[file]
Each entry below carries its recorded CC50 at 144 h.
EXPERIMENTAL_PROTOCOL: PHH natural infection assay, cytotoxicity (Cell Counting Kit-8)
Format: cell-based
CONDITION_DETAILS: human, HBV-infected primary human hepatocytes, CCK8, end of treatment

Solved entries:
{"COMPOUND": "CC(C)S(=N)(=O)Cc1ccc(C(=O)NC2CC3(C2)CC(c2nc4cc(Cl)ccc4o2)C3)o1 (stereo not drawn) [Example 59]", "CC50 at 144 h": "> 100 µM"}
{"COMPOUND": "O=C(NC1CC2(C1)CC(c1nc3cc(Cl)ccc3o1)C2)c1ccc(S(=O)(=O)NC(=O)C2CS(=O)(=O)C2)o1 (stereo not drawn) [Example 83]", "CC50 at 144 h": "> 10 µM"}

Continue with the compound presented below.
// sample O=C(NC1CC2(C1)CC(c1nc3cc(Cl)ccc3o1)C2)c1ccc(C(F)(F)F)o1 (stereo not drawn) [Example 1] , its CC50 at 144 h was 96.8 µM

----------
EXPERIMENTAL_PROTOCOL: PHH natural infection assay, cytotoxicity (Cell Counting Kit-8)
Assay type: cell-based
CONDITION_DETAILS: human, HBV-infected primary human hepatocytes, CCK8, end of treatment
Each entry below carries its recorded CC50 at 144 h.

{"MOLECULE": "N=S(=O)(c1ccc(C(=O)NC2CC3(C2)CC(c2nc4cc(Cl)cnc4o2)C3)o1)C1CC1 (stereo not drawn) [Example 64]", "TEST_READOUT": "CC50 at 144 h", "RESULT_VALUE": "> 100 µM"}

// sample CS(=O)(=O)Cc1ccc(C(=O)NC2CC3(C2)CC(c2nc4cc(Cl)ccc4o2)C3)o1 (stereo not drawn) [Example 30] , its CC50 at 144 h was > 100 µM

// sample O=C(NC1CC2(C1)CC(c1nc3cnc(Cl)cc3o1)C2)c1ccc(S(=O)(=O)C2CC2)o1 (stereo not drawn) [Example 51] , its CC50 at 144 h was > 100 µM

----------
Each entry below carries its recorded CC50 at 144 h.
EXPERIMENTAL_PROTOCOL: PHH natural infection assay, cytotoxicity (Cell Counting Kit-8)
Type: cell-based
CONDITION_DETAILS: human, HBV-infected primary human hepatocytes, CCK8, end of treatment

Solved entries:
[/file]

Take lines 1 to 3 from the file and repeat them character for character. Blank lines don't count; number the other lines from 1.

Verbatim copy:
Each entry below carries its recorded CC50 at 144 h.
EXPERIMENTAL_PROTOCOL: PHH natural infection assay, cytotoxicity (Cell Counting Kit-8)
Format: cell-based